When athletes in the centuries-old sport of track and field converged on Athens during the past nine days, it was for the purpose of holding just the sixth biennial world championship. For many years, the Olympics basically served the same purpose. And on this occasion, talk of the Games, past and future, was the underlying theme.
The stars of last summer's Olympics were the natural protagonists of the unfolding athletic drama. Athens, as a candidate city to host the 2004 Olympics, is at center stage of a fierce, five-city race to win the bid. (The winner will be announced Sept. 5.)
First-day attendance woes dealt the organizers an early setback. Insufficient promotion and bad organization were cited as causes of the empty seats. Attendance picked up thereafter as the meet hit its stride, and the runners with it.
The United States reasserted its sprint dominance. Maurice Greene and Marion Jones swept the men's and women's 100 meters. Michael Johnson, meanwhile, recovered from several post-Olympic disappointments to win the 400 meters. Despite missing the national championships with an injury, Johnson was among the many defending champions granted newly created wild-card berths.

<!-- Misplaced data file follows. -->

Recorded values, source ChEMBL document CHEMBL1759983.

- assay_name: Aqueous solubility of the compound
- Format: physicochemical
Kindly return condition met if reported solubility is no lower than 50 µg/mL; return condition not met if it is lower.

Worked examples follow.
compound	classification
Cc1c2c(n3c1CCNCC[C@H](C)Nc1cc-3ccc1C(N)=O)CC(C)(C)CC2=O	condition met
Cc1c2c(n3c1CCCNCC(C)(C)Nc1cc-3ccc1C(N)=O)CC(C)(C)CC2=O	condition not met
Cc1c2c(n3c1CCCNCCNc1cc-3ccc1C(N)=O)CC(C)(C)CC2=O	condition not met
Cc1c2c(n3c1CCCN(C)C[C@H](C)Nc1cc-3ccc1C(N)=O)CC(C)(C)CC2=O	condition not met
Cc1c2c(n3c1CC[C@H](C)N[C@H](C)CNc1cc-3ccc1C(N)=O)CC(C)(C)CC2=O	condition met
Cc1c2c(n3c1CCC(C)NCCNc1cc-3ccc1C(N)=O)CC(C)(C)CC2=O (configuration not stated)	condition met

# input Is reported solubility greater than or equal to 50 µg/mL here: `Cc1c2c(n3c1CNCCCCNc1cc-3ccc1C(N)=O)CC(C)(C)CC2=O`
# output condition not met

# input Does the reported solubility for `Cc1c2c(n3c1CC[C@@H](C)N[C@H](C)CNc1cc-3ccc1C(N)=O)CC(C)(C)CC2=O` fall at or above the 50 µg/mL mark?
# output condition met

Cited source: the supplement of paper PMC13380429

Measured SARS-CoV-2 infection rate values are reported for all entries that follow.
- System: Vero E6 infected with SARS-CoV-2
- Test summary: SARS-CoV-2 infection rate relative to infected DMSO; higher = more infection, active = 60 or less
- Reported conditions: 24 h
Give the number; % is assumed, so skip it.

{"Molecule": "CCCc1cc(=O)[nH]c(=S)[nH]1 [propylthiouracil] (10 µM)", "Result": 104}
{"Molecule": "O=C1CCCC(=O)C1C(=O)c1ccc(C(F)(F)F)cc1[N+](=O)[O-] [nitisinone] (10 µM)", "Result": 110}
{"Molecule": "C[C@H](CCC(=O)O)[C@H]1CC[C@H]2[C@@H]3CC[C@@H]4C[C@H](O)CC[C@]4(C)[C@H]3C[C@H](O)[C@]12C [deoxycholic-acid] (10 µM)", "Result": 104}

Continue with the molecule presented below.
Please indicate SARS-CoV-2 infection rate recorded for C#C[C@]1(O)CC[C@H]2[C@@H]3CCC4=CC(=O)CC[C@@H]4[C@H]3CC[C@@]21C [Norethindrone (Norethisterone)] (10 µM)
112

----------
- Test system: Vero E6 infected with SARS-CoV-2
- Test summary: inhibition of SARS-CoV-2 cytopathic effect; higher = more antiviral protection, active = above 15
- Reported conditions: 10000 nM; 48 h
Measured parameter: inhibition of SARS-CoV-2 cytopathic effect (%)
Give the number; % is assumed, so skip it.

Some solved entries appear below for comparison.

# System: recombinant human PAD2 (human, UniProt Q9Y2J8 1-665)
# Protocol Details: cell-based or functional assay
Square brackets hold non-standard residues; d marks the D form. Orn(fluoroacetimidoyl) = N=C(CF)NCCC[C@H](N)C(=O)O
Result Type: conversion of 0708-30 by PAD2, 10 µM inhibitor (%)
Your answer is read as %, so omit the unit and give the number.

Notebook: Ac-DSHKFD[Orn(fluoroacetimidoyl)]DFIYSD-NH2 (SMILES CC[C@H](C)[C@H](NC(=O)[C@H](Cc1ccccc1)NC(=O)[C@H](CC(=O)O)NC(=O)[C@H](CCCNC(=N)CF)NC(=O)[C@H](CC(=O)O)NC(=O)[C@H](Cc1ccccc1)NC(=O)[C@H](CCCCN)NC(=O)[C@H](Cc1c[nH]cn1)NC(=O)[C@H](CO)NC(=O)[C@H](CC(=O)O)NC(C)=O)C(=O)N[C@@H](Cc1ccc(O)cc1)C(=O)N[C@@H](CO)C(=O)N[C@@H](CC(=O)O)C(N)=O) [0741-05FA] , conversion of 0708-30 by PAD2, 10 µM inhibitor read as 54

In the 4x100-meter relays, the women's team won a gold medal while the men's team fumbled a handoff and failed to make the final.
Australian Cathy Freeman, an Aborigine, won the women's 400 meters to establish herself as a major hope for the 2000 Sydney Olympics; Tomas Dvorak of the Czech Republic took the decathlon in the absence of injured Dan O'Brien; javelin thrower Marius Corbett became South Africa's first-ever track world champion; venerable Jamaican Merlene Ottey, finishing seventh, saw her frustrations continue in the 100; Ukrainian shot putter Aleksandr Bagach sank his event's reputation ever lower by testing positive for drugs and losing his gold medal; and Ethiopia's Haile Gebrselassie won his third straight 10,000-meter title.